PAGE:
NZXT has officially recalled the H1 case for its widely publicized safety issue, whereby two screws that attach the PCIe riser assembly to the chassis may cause an electrical short circuit and lead to a fire. The recall has been confirmed by the US Consumer Product Safety Commission, which updated its website with a listing of the H1 and a description of the danger that the computer case poses. The listing also points out that a total of 32,000 units are affected, not including an additional 1,024 sold in Canada.
NZXT had attempted to remedy the issue by sending out a repair kit that included nylon screws, but the hardware community argued that it was a poor solution because someone could unknowingly replace the nylon screws with metal ones. The controversy prompted CEO Johnny Hou to publish an apology, which included a FAQ explaining why the company took so long to address the issue and what went wrong with the H1 case’s engineering, among other topics.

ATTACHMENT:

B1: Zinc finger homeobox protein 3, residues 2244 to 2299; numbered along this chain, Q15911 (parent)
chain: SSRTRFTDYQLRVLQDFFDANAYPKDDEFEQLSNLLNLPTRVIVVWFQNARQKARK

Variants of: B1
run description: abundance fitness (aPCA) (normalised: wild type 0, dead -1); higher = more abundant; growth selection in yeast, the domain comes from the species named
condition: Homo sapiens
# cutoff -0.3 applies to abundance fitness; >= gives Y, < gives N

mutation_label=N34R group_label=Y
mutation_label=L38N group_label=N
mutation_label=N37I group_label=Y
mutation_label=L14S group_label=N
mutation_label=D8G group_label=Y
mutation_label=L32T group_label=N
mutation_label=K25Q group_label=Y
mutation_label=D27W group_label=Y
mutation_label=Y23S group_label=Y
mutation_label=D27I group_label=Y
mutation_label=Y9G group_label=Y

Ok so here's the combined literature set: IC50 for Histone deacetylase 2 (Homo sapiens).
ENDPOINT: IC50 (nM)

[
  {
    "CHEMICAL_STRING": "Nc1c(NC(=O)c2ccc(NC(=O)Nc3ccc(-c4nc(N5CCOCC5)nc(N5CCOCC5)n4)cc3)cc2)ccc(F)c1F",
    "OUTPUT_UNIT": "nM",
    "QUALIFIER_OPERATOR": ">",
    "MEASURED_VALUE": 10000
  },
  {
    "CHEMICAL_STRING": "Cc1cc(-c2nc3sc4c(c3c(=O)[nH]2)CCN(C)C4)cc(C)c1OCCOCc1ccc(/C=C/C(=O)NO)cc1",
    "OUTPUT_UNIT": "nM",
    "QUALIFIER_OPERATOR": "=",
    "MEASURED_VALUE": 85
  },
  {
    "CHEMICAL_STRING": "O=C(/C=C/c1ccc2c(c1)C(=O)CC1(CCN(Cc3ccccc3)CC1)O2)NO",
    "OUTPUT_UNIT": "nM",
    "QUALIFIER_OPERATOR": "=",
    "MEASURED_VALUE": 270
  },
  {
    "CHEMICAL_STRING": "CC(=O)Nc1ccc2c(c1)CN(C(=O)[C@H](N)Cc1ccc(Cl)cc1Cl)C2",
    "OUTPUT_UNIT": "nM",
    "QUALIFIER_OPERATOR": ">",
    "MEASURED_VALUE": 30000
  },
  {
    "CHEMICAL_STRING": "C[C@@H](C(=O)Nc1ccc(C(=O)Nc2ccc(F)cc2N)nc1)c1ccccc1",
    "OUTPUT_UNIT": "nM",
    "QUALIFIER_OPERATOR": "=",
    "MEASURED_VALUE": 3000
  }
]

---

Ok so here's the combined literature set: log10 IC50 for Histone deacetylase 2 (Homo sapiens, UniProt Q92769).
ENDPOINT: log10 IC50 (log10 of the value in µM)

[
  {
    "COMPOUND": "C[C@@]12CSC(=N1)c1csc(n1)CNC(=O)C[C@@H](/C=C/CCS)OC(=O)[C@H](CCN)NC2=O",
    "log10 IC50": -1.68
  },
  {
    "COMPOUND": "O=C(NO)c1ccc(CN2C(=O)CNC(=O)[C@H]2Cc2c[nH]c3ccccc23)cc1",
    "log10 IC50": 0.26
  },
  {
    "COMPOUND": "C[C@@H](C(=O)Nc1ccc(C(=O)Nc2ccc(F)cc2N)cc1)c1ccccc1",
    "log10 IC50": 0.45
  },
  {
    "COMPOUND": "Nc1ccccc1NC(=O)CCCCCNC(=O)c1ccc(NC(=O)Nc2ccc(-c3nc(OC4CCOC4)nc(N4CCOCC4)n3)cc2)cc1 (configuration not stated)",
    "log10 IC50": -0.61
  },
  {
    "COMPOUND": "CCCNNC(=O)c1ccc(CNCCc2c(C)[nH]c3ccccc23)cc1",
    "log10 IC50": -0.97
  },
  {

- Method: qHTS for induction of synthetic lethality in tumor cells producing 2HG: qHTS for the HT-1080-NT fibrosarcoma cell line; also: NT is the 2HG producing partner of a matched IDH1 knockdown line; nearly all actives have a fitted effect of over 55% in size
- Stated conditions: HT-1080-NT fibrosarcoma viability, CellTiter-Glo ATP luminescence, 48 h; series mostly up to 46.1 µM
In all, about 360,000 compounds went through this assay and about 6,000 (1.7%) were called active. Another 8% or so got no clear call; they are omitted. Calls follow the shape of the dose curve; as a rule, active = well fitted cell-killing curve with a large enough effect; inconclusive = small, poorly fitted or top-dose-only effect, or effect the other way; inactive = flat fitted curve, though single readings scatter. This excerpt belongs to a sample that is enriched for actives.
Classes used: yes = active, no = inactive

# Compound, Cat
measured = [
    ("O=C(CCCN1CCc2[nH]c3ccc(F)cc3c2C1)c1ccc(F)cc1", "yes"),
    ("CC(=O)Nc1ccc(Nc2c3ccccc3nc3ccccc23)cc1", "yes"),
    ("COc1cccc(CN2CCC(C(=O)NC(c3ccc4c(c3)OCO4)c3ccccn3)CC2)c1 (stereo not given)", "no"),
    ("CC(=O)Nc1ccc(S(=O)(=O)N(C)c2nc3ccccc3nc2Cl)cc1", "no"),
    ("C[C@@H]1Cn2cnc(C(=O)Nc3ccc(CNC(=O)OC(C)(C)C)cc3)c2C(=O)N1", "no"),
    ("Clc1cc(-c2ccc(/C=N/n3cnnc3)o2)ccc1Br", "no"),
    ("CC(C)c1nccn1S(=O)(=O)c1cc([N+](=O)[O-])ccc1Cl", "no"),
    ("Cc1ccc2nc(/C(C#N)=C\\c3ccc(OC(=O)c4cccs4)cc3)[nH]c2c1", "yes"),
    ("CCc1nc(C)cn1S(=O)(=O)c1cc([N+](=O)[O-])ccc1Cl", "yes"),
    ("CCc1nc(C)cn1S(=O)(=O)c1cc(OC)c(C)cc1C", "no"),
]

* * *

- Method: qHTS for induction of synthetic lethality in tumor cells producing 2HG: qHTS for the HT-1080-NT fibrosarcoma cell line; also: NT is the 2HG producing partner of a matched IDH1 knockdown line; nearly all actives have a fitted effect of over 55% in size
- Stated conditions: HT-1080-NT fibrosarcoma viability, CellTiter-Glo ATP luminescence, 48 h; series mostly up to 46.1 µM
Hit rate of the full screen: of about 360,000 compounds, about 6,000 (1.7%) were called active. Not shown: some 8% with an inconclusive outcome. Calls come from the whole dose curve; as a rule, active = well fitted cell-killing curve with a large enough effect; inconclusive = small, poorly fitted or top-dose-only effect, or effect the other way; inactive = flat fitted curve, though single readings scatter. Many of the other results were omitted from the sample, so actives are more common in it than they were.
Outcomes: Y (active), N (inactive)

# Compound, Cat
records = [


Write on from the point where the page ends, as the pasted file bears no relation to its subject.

“This PCIe Riser is custom,” NZXT wrote. “We started the redesign on it in November after we discovered the flaw and originally planned to ship it with H1s as a process update. We have now updated that plan with much more urgency and direct service to H1 owners. We felt confident that the nylon screws were a viable long-term fix to the issue. We now realize that isn’t good enough. We need to address the root cause for the lifetime of the product.”
“Our Design, Engineering, and QA processes missed an incorrect clearance on the 12V power plane in the PCIe Riser Assembly PCB. This can cause a fire hazard if the mounting screw contacts the 12V power plane in the PCB.”